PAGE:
Understanding Creosote Buildup And How To Avoid It

If you have a wood burning stove or fireplace in your home, then you should know that it is important to have your fireplace cleaned regularly. This is due to the risk of chimney fires. The risk is associated with the amount of creosote that builds on the inside of the chimney. Keep reading to understand what creosote is and how you can stop it from forming as aggressively on the inside of the chimney.

What Is Creosote?

Creosote is a byproduct that forms when you burn fossil fuels, and it is specifically a hydrocarbon material that forms on surfaces that come into contact with the smoke from a burned type of fuel. Generally, the majority of the substance will develop when wood or a wood product is burned, and the creosote is the unburned material left over from the combustion process. 

Creosote will form layers and will start off as a flaky deposit that can break away easily from the chimney or fireplace. Over time, the byproduct material will turn into a tar-like substance and eventually it will harden. The thick and hard material is the most damaging to the chimney surface as it is extremely difficult to remove. It is also extremely flammable and may start to liquefy and drip as it warms up.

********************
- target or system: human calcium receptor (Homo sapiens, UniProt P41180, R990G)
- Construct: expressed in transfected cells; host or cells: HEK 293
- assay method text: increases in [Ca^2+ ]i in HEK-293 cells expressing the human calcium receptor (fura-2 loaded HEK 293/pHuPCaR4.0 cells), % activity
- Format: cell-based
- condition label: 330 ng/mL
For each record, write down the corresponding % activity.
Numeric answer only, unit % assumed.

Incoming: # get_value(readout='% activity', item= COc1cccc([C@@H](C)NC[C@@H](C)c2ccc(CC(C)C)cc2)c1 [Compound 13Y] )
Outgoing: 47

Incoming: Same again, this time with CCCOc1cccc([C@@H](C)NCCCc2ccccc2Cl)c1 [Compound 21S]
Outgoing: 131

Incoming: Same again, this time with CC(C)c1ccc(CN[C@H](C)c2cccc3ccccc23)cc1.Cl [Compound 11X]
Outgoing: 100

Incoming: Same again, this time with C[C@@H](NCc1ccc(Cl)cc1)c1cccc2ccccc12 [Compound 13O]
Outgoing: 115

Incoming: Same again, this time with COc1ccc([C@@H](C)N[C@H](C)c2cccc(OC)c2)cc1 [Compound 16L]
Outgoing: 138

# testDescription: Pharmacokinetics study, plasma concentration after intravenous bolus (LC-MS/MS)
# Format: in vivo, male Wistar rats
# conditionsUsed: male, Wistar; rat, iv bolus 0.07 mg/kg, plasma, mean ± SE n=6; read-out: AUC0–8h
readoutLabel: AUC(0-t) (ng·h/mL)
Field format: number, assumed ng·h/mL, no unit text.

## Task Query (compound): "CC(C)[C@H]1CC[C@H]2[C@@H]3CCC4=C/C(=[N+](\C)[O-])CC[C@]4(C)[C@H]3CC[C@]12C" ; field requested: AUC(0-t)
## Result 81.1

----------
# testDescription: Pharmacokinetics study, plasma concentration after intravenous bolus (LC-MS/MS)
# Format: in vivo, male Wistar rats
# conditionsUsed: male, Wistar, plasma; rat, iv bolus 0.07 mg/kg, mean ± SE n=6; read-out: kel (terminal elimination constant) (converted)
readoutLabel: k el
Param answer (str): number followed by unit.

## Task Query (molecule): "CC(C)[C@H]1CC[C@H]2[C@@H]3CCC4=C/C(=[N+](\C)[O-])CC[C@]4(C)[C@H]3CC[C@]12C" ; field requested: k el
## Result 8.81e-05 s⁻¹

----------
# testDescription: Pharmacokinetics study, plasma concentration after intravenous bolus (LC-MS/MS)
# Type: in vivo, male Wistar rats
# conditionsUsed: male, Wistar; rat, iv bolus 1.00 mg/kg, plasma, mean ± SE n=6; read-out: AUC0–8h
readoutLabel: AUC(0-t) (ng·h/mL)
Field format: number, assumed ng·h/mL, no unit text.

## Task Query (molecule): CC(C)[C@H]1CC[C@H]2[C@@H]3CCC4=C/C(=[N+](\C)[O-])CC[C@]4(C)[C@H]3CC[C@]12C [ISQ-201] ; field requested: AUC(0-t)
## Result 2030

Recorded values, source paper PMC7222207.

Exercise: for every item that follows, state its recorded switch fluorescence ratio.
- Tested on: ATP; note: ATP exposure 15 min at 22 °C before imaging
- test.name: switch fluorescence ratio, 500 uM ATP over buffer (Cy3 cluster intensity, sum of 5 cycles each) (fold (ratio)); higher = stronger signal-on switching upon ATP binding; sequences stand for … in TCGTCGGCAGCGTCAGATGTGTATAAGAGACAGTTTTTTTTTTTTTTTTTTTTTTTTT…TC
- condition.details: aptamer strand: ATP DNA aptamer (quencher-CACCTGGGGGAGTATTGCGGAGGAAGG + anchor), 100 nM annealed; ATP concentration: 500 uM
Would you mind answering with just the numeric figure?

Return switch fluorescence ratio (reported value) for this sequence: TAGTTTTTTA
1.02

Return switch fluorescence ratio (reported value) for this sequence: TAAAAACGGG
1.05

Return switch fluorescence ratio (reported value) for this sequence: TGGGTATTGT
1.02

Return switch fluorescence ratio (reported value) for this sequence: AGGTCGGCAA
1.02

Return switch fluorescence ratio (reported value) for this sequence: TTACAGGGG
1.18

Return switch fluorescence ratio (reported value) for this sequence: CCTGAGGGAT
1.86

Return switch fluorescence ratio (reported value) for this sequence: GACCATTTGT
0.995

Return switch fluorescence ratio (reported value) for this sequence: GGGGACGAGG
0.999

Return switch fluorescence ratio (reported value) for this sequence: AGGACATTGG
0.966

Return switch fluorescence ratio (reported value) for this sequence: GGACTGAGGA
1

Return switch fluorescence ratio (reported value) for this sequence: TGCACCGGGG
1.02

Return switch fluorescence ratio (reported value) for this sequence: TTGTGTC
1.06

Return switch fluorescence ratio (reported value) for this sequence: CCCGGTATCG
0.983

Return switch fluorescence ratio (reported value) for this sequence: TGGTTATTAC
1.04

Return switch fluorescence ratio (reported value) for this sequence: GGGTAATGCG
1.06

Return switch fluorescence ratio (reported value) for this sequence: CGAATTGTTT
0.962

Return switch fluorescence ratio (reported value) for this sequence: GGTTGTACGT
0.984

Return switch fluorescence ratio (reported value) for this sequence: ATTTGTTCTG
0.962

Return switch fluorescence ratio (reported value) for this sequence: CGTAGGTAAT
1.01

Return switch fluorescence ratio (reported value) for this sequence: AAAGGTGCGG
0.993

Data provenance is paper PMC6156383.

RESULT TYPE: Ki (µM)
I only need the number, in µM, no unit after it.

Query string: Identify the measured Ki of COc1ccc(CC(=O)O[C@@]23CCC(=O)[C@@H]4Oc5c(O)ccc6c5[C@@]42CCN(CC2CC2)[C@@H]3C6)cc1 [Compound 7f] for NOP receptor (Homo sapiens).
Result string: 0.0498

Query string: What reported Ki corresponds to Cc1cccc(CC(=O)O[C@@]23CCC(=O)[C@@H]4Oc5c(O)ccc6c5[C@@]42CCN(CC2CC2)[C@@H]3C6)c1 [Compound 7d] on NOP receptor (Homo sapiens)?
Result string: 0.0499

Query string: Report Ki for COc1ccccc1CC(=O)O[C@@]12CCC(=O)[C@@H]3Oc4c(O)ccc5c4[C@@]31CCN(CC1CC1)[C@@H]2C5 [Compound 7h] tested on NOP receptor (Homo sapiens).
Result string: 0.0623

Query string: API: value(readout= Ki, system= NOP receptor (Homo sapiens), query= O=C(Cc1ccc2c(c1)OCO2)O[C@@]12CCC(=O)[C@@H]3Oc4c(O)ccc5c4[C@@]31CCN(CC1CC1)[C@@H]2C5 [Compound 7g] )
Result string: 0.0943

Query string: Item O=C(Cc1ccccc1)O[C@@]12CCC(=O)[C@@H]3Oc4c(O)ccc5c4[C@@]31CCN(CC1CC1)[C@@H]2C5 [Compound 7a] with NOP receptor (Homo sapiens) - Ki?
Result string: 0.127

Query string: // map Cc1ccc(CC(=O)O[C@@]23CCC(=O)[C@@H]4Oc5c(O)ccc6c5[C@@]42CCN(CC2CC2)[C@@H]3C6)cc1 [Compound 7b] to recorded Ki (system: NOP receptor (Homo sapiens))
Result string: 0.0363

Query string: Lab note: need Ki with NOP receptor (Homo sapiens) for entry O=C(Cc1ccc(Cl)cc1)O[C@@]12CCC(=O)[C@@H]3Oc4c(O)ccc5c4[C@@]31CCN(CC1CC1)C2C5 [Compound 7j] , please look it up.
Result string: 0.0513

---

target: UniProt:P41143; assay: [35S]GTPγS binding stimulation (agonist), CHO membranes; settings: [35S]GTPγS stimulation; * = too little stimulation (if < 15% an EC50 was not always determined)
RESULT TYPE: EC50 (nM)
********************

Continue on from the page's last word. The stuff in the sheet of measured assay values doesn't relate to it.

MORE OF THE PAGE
While creosote is a natural byproduct, it most often forms when your fire is not as hot as it should be. In this case, combustion is far from complete and byproducts are more numerous.

How Do You Stop Creosote From Developing?

Some creosote will form, but you want to avoid the thick and hard accumulations that are more likely to lead to a fire. And, there are some things that can reduce the amount of creosote that forms. The easiest way to minimize byproducts is to ensure that you are using wood that is cured properly. This means that the wood does not contain a good deal of water, since water creates condensation that can contribute to the development of creosote. 

Also, you want to make sure that your fires are hot. It may not always be easy to determine the temperature of the fire, but you can purchase a stove thermostat if you have stove pipe in the home. Keeping the thermostat between 300 and 600 degrees Fahrenheit is ideal when using the product.

You can use creosote reducing logs and other products too, but you should also make sure that you speak with a chimney cleaning expert at least once a year who can inspect the chimney for buildup issues. Contact a company like Chimneys Unlimited to learn more.